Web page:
Hoosiers turning to insurance policies to cover cybersecurity losses

(Shutterstock / JARIRIYAWAT / graphicINmotion)

INDIANAPOLIS (WTHR) — Hospitals, businesses and local governments are increasingly falling victim to cybersecurity thieves – described as modern-day bank robbers. And it’s costing us millions.

“They’re happening constantly,” said Mat Gangwer, director of Managed Threat Response at Sophos, a cybersecurity firm. “Ransomware is a very common tactic being employed."

The FBI said there were more than 1,400 ransomware attacks across the country in 2018. Victims reported to the FBI that they payed a combined $3.6 million to regain access to their hijacked information during that same time. Insurance companies though, paid out claims reaching almost $400 million. That's why the FBI calls it a very underreported crime.

Insurance companies paid out claims reaching almost $400 million.

In the last few years, local victims include governments in Pike Township, Madison County, LaPorte County, the Brownsburg Public Library and Hancock Regional Health System.

As a result, governments, hospitals and businesses large and small are turning to cybersecurity insurance.

Premiums for cybersecurity policies grew to $2 billion last year, more than double what was written in 2015.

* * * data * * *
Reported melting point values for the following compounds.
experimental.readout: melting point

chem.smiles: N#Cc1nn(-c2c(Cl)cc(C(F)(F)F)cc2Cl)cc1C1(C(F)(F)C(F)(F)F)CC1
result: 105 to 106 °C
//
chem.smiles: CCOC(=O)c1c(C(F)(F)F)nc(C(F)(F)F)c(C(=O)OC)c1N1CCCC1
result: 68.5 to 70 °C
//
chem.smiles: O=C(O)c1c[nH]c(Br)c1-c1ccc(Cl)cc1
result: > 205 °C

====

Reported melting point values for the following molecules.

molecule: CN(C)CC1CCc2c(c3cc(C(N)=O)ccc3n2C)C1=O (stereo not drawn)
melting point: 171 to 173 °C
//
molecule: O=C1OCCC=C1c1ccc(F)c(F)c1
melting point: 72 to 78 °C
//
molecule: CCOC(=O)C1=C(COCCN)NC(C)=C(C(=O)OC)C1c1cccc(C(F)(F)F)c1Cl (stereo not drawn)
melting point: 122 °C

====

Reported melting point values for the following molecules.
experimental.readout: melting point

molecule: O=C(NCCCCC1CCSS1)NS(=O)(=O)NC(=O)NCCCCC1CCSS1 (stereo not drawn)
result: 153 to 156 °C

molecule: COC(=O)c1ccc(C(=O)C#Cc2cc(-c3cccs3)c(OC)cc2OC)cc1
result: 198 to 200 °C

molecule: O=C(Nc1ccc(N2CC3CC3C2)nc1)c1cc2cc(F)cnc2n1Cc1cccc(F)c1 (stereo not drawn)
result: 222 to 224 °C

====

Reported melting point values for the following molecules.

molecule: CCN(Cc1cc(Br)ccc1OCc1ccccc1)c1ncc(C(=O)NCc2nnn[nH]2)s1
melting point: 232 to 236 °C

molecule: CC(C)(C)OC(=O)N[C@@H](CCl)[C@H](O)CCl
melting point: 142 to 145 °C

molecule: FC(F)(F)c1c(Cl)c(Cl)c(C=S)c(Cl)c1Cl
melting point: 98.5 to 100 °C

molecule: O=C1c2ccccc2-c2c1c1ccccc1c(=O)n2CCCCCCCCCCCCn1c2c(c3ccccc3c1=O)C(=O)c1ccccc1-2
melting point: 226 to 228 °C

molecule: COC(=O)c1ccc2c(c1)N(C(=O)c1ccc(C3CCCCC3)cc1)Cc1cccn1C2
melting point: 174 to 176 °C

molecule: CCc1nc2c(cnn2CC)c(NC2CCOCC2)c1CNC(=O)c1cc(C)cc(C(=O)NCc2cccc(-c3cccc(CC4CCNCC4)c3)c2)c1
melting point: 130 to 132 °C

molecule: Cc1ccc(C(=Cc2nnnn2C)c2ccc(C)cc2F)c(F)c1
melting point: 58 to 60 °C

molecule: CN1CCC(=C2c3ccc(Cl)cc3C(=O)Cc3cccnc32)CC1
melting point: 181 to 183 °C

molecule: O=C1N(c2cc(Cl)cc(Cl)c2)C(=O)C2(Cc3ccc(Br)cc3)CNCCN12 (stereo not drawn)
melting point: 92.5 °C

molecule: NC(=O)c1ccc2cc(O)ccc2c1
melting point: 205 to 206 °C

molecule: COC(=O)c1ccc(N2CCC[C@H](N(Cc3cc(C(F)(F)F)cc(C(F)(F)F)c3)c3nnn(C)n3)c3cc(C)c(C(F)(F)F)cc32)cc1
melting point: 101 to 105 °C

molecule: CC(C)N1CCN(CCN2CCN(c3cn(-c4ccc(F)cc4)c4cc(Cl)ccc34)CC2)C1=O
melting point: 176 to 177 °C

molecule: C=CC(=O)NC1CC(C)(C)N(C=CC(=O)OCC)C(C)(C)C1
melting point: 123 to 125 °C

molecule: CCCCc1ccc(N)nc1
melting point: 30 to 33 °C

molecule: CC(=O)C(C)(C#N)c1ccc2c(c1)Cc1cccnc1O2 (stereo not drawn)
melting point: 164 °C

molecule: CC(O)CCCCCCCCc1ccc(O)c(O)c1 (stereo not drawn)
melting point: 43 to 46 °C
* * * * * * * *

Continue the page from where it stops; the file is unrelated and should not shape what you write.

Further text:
Nicholas Bozzelli of Fishers-based Bozzelli Insurance said they now offer cyber liability policies to all of their clients.

“You have to sign off if you elect not to obtain it,” he said.

How much does cybersecurity insurance cost?

Policies vary depending on risk, exposure, and the amount of protection you’re looking for.

Johnson County’s yearly premium is $13,000.

Boone County pays a little more than $11,000.

“I believe local governments are paying anywhere from $15,000 to $35,000 per year. But recent events will most likely cause rates to go even higher,” said Alan Shark, who studies cybersecurity at the Public Technology Institute.

Bozzelli said smaller amounts of protection can cost around $400 per year.

“Some people (still) don’t realize it’s available to them,” said Gangwer. “Others have purchased it, but haven’t purchased enough coverage, so when there is an event … when they try to get into that insurance policy, it’s not going to cover all the expenses involved.”

It's not if, it's when

Steve Long never imaged he’d find himself on the frontline of a war zone.

Steve Long is president and CEO of Hancock Regional Health. (WTHR Staff)

“We were actually attacked,” said Long, who is president and CEO of Hancock Regional Health.

It was Jan. 11, 2018 and Long and his administrative team were taking fire.

"I get this call from our administrator on call and he said 'hey there's something weird on a computer in the lab,'” Long said.

Criminals had hacked into the hospital's IT system and locked everyone out from some of their most critical information. The hackers were demanding a ransom be paid to get it back.

"And every single computer had been affected. It permeated the network almost instantly," Long said.

The incident lasted three days and Long said it cost the hospital system $300,000. That included the ransom and the price to get systems back up and running with help from a forensic IT company.

Why did the hospital system decide to pay the ransom?